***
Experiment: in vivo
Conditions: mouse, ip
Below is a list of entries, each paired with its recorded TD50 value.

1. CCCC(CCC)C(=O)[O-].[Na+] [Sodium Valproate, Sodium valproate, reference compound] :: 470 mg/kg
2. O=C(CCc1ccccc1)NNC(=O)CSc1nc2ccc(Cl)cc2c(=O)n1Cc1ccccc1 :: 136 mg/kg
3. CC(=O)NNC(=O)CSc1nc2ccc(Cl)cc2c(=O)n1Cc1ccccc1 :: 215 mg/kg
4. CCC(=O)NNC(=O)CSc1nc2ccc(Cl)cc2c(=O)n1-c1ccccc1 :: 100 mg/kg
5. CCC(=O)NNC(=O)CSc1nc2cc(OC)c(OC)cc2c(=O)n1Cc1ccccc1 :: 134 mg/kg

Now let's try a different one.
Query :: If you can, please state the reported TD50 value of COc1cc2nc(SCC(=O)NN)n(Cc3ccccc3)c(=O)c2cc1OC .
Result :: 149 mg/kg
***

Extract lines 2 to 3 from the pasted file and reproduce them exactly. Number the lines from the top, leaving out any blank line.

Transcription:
Conditions: mouse, ip
Below is a list of entries, each paired with its recorded TD50 value.